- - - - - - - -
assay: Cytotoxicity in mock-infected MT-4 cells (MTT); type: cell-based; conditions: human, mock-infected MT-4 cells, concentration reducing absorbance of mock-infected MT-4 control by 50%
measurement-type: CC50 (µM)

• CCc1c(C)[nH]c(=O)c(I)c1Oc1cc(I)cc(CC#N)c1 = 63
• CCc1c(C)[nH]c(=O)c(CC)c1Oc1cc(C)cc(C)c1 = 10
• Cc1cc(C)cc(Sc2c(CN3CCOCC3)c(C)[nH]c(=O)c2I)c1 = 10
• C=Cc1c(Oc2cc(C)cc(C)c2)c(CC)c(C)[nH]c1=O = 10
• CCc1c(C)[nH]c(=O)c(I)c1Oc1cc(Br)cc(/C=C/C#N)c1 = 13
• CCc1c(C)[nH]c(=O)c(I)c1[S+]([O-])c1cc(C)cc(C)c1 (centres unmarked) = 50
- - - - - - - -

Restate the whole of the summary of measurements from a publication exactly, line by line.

assay: Cytotoxicity in mock-infected MT-4 cells (MTT); type: cell-based; conditions: human, mock-infected MT-4 cells, concentration reducing absorbance of mock-infected MT-4 control by 50%
measurement-type: CC50 (µM)

• CCc1c(C)[nH]c(=O)c(I)c1Oc1cc(I)cc(CC#N)c1 = 63
• CCc1c(C)[nH]c(=O)c(CC)c1Oc1cc(C)cc(C)c1 = 10
• Cc1cc(C)cc(Sc2c(CN3CCOCC3)c(C)[nH]c(=O)c2I)c1 = 10
• C=Cc1c(Oc2cc(C)cc(C)c2)c(CC)c(C)[nH]c1=O = 10
• CCc1c(C)[nH]c(=O)c(I)c1Oc1cc(Br)cc(/C=C/C#N)c1 = 13
• CCc1c(C)[nH]c(=O)c(I)c1[S+]([O-])c1cc(C)cc(C)c1 (centres unmarked) = 50